Officer standing for what he believes

The officer is portrayed in such a way that we feel sympathy for him. We do not always take him seriously. The officer’s understands of justice and righteousness is different from that of others. His has an extraordinary mind concerning punishment and execution. His attitude may appear barbaric and sadistic for us. He however firmly believes in every aspect of his being. His very existence was based on the machine and the system. He therefore could not afford the reality that his world is collapsing. The author portrays the officer in such a way that we feel sympathy towards him. He is shattered as the system he created is going to be condemned. Readers feel sorry for the officer. The sanity of the officer is also doubted for he stands for what we may call absurdity. Even though readers feel odd at the strange beliefs of the officer, they feel sympathetic towards him. The officer strongly believes in what he feels right. He seeks justice. May be he has good reasons for believing his point. The feelings of the officer may appear to us like nonsense. The author however does not let us feel bad about the officer. The officer’s background makes him give such a definition to justice. His attitude of blindly believing guilt might be caused by his surroundings. Guilt should never be doubted is the officer’s operating principle. Even though this seems to be pretty absurd for us, we feel sympathetic towards him. He stood for justice though it was through an absurd system.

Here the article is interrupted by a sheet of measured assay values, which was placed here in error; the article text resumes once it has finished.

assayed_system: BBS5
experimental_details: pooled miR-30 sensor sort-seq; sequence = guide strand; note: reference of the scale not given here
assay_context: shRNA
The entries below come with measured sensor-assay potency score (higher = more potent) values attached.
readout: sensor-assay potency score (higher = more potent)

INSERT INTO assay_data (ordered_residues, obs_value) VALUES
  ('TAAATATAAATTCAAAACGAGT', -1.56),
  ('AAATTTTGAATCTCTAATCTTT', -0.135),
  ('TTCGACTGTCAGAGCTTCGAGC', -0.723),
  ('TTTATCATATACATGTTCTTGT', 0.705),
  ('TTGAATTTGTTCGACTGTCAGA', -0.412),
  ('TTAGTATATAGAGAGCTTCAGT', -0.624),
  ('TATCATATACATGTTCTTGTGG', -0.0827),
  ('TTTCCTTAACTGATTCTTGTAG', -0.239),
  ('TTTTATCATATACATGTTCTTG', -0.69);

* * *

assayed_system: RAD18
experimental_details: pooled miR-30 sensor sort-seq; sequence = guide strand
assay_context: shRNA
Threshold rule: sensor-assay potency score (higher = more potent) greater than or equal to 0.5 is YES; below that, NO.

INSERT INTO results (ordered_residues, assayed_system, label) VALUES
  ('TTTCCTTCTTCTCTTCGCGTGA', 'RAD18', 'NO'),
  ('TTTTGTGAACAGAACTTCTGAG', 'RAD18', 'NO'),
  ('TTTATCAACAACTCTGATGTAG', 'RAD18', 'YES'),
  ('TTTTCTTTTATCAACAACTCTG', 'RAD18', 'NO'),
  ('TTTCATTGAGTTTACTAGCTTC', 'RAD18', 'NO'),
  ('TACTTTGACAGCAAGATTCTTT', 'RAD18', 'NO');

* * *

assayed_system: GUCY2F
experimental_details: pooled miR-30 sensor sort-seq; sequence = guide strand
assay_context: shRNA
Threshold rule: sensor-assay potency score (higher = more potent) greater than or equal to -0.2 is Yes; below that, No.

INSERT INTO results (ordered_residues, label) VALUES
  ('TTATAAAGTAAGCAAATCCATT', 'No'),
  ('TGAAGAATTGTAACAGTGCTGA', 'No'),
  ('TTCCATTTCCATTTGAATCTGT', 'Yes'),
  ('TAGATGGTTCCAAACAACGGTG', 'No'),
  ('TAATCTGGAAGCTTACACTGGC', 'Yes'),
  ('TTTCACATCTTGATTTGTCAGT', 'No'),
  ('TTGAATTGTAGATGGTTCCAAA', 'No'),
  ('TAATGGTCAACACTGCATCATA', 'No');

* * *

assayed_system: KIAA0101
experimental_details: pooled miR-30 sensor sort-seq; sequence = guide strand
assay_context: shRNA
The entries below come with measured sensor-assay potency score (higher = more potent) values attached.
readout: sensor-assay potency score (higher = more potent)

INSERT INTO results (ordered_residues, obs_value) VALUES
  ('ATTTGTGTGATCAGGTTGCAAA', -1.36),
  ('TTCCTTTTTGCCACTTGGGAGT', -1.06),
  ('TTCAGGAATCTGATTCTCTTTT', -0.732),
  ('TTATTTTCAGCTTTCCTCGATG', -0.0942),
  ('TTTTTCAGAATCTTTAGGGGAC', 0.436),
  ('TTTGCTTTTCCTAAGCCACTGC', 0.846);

Readers sympathy for the officer

The officer’s attitude is born out of a barbaric, brutal and out-dated world. He is very passionate towards his notion of justice. His intentions cannot be called wrong for he tried to uphold what he feels just. Even though we may like the explorer’s strong principles and his unemotional nature, we never feel angry over the officer’s views. The officer’s part is right from the view of his world. The explorer holds a different world view. The explorer’s thoughts are originated from a modern and enlightened world. He is the representative of the modern world. The officer unfortunately belongs to the barbaric world. He still stands for what they believe to be just. The officer lives in a world that is full of people like the condemned man. He feels that those people are unjust and deserve punishment. People in the penal colony are guilty of some mistakes. They must have committed a bad act, at least in the past. May be they are placed there because of their mistakes. In such a scenario the officer is a representative of justice. The officer feels that the people in the penal colony are rotten. His attempt is to change them. He chooses the path of suffering and punishment for sanctifying the people of the colony. The officer is the upholder of justice. The author’s portrayals of the officer do not allow us to condemn him. We rather feel sympathetic towards him.